Backstage at the Missoula Children’s Theater, Ka’aumoana Ahina sings a traditional Hawaiian prayer surrounded by Pacific Islander dancers. More likely than not, holding hands in a circle will become a pre-show tradition.
“I wish you folks a wonderful show,” Ahina says when he finishes singing. “Mahalo for everyone, for being a part of this ohana and this circle, and for your hard work and your time spent to make this possible.” He looks around the room. “Now, it’s time for us to share our aloha and share our culture, each and every one of us.”
It’s the night of the University of Montana Pacific Islanders Club’s first annual Luau, April 14. “A Journey to the Pacific” is an event members of the club have been planning all year. The Luau features traditional dance from the Pacific Islands, performed by members of the club, as well as guests from Halau Ka Waikahe Lani Mālie, a hula school based in Kalispell, Montana.
The Pacific Islanders Club is still relatively new at the University of Montana, but it is a powerhouse. The club meets every Sunday from 3 p.m. to 5 p.m. to practice hula dance and performs at the UC International Festival. Pacific Islanders partnered up with the Black Student Union, the Native American
Center and the Mansfield Library for a number of events. It was voted ASUM Student Group of the Year in 2017, its first semester as a recognized student group. Ahina is the man behind it all.
Ahina is a non-traditional student at UM. When he first moved to Montana, he realized he missed the diversity of his home in Hawaii. One day, at the Adams Center gym, Ahina approached Jolyn Tausa and asked her if she was from the Pacific Islands (Tausa is Samoan, but was raised in Hawaii), and suggested the two of them start a group for friends to meet and share their Pacific culture. That was almost two years ago.
“At first, it just started as a thing to find commonalities with each other and find oth- ers just like us on campus. And it was just to hang out and eat,” Tausa, a junior and the vice president of the club, said. “That’s what we do in our culture, we have fellowship around food.”
Tausa and Ahina started to gather a group of people together, meeting for meals at the Food Zoo. But, it quickly became more.
Ahina suggested cooking meals they missed most from home and inviting friends to be a part not only of their meals but of their style of living, too.
“We became more interested in creating this circle of family,” Ahina said. “And it just overwhelmingly blew up.”
“I started to realize, do I get homesick?” he asked. “Or do I start to create a family here?”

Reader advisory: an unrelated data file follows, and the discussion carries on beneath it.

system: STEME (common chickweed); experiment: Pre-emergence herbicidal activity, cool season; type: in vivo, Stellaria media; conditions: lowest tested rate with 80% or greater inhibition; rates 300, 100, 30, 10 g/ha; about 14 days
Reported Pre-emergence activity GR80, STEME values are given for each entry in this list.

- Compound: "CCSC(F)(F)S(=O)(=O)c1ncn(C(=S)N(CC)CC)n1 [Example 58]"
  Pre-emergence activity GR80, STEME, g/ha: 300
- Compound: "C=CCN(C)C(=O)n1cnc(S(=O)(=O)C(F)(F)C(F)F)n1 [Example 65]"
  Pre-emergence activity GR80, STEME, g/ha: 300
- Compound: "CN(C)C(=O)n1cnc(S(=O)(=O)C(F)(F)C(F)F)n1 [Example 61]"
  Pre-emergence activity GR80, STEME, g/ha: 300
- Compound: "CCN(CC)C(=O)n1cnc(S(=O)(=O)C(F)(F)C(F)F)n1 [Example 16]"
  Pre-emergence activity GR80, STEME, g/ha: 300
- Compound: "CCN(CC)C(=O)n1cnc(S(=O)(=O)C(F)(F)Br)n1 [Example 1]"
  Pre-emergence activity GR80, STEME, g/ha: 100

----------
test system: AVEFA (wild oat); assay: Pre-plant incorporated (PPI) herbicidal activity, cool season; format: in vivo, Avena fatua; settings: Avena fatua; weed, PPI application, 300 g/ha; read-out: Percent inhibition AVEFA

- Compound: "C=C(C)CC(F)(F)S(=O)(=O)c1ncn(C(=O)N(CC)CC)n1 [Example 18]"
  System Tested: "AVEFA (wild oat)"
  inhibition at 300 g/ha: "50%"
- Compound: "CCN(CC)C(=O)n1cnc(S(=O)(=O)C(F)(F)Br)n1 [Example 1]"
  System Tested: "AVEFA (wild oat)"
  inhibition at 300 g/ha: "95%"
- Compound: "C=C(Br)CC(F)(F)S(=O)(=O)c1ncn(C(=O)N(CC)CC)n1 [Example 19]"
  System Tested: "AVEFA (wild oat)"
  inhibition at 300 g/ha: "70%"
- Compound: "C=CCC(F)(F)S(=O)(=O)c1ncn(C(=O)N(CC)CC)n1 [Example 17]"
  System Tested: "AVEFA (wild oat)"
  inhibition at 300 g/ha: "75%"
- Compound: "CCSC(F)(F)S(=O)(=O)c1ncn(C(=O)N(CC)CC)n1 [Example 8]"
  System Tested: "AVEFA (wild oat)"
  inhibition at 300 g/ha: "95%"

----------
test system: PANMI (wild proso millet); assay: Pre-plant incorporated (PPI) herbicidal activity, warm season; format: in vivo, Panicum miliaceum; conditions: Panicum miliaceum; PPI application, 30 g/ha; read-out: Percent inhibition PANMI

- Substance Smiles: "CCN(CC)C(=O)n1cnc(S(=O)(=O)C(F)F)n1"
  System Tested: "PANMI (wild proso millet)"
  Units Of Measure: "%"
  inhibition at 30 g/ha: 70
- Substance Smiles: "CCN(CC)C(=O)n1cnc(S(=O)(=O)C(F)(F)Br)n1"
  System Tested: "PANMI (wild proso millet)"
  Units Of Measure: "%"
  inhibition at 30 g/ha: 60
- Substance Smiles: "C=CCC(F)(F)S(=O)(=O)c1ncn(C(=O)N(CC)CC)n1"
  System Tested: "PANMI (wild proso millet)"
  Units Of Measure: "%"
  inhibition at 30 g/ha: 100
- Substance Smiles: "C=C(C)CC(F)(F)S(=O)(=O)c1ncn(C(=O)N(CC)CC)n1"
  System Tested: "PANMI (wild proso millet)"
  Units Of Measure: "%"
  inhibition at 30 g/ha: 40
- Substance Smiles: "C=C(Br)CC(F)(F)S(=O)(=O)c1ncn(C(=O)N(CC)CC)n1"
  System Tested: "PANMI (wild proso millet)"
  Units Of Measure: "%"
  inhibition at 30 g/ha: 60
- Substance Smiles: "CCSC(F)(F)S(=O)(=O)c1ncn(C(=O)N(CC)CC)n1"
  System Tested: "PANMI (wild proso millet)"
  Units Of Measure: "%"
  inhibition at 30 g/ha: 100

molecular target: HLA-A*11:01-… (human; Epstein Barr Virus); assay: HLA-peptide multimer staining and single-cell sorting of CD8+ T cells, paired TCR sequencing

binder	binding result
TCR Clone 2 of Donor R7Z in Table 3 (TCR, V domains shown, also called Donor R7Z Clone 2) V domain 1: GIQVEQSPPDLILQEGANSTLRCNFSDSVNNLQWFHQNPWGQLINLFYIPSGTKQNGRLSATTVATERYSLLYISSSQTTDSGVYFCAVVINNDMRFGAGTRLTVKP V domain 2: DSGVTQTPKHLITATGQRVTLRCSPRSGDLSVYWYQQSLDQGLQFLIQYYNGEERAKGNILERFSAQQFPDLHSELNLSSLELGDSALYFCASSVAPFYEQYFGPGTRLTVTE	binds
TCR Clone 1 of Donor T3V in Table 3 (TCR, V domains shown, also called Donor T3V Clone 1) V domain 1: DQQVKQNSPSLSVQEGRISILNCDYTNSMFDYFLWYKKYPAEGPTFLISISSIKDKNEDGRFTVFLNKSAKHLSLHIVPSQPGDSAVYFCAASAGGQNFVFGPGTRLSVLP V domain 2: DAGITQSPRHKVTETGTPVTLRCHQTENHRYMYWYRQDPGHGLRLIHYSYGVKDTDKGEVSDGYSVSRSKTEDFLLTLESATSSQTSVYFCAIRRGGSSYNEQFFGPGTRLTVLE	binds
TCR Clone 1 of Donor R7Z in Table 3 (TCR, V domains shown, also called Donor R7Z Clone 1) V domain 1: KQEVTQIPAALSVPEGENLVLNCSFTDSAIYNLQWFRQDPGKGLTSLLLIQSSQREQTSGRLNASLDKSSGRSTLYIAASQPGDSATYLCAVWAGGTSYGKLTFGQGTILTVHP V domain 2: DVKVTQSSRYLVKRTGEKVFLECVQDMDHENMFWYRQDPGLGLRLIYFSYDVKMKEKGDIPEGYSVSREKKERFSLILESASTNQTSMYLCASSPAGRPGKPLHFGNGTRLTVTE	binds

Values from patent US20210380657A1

The progression from gathering for meals to practicing hula was pretty fast. Ahina and another member of the group, Nā Kuma ‘Au- kai La’a, are Kuma Hula, or hula masters.
Tausa says Ahina and La’a offered to start teaching classes every Sunday for free. She says the classes are open to everyone, not just students. Classes are held in the ballroom on the third floor of the University Center.
Before he moved to Missoula, Ahina taught at his own hula school in Hawaii for 12 years as a Kuma Hula. Not just anyone can be a Kuma Hula, according to Ahina.
“You need to be selected. You need to be asked,” Ahina said. “You need to be chosen to be a Kuma Hula and to teach the sacred dance and the sacred language of the Hawaiian people. I had that blessing of many people to be able to put together a style, a teaching. It was definitely a blessing.”
The group planned to have an authentic islander meal before the dance performances to continue the tradition of gathering around food. Some of the club’s family members flew all the way up from Hawaii to help prepare the event. The club calls them the “Dream Team.”
April-Sue Kahuhu is a member of the Dream Team and a mother of one of the club members. She’s the woman in charge of desserts. She points some of them out; there are tea cookies, banana bread and a coconut pudding called Haupia.
“I did this in my hotel room,” she says, gesturing to the table full of desserts.
The Dream Team is just another example of a phrase repeated throughout the entire night: sharing aloha.
Some members explain that it’s genuine kindness, it’s genuine love; it's making sure everyone is part of a home. Ahina explains the actual translation of the word; “Alo” means life, “Ha” means breath.
“So together, you’re giving someone that breath of life,” Ahina said. “Those two elements put together means more to an indi- vidual when you can give them your breath of life. And so ‘aloha’ truly is not just a greeting, it’s a way of life. And when we bring people into our circle, and we draw people into what we’re doing, what we’re doing is we’re bringing people into our life.”